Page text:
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Slate Blackcurrant Watermelon Strawberry Orange Banana Apple Emerald Chocolate Marble
Slate Blackcurrant Watermelon Strawberry Orange Banana Apple Emerald Chocolate Marble


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Showing content with the highest reputation on 09/02/21 in all areas

  1. 3 points
    Just a suggestion before you give up: -take the super feet out (they could just exacerbate the problem). Take the red insoles out and just use the blues. Wear super thin socks and have them rebake the skates. Have them bake them good (I mean the boot should be soft, not just warm) and then have them put on your feet and laced up about 90%. Tie them like you would when skating, so if you keep the bottom laces loose, top laces tight/loose, etc. and tie to top outlet. Do not Saran Wrap this time and do not have them mold it by hand either. Just sit there and let your feet do the work. Then after baking, don't skate on them for 48 hours. Finally, change out the laces with waxed laces. PHL should do the re-bake for no charge, and the most this would cost you is a new pair of waxed laces. It's very possible, from what you're describing, that they are wrapped too much around your foot and causing a bit too much friction/not enough give in spots. Switching to waxed is so your wrap stays in place, when you "loosen up" the current wrap.
  2. 1 point
    That's a bummer. What you're describing with the arch pain is the whole reason I went with a pair of custom Trues. I couldn't find retail skates that didn't do that to my feet. Now I have no issues.
  3. 1 point
    Custom + holders are dirt cheap right now. I would find a newer set and sell the discolored ones.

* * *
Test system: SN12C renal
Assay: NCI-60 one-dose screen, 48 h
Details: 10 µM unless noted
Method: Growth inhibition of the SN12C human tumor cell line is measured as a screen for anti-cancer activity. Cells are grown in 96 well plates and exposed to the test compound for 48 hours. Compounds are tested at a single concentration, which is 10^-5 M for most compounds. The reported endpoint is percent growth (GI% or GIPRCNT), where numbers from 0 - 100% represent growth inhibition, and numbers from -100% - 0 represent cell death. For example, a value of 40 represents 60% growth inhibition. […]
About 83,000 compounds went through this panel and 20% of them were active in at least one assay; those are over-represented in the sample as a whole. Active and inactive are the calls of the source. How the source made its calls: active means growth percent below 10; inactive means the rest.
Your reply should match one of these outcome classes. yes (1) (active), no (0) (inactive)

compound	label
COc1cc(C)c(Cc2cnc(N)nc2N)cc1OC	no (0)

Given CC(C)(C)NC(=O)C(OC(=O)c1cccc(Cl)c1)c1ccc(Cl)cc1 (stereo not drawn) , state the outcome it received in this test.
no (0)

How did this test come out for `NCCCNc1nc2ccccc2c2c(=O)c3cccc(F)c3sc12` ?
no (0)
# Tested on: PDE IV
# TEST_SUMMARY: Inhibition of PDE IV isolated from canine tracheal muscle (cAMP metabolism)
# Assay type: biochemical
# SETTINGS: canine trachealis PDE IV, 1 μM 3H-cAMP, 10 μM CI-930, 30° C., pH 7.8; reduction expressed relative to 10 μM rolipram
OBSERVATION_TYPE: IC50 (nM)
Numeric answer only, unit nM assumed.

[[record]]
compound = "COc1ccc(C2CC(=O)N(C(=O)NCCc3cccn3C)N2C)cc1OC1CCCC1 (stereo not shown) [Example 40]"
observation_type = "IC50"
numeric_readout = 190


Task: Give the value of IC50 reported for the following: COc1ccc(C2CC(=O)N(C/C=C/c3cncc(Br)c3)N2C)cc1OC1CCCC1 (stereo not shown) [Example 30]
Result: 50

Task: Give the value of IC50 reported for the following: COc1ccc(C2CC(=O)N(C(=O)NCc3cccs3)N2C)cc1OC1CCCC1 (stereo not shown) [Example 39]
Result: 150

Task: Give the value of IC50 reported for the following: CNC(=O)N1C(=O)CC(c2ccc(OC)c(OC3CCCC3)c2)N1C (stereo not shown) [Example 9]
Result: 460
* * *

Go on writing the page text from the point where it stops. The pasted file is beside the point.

4. 1 point
    I find that taking out the ear covers/protection helps with that. I wear the 710 too and initially had the same problem as you.
  5. 1 point
    Howdy, This one. Well, assuming they were both rated on a tester that uses two points on the stick the same distance apart (and probably same general location on the stick). I think the issue here is that people use flex ratings for two different purposes... One is as a way to know which stick to buy. "Today I used a 70 flex stick. I want to buy a new stick and I want to know how it will flex as compared to my current stick, with both of them cut to a similar length". That one is pretty easy, assuming both sticks are measured the same way... A 70 flex 60" stick will feel the same as a 70 flex 65" stick AFTER THEY ARE BOTH CUT TO THE SAME LENGTH. The other way, is "I'm changing the length of my stick. What flex do I want to buy so that at my new length, the stick will flex the same amount / more / less?" That's when all the stuff about "cutting the stick reduces leverage" comes in. The confusion comes in when folks talk about that "changing the flex"... Kinda, not really. If you define the flex like manufacturers seem to as "how much the stick deflects when put in the test machine with fixed points" then clearly you're not "changing the flex". You're changing how much leverage you have. I don't think Bauer or whoever it was helped this when the marketing dept. put lines with new flex ratings at the end of their stick to help folks know how much less leverage they'd have when they cut their stick down. _My_ question would be if anyone has ever compared the machines/procedures used by the different manufacturers to see if CCM uses reference points 48" apart while Bauer uses points 50" apart, etc. That would actually be really nice to know so that flex ratings between different stick models/manufacturers could be reasonably compared. Mark
  6. 1 point
    Humans are the biggest variable and even the best equipment manager or pro shop individual has bad days. I would love to think I never make mistakes, but that would not be factual.

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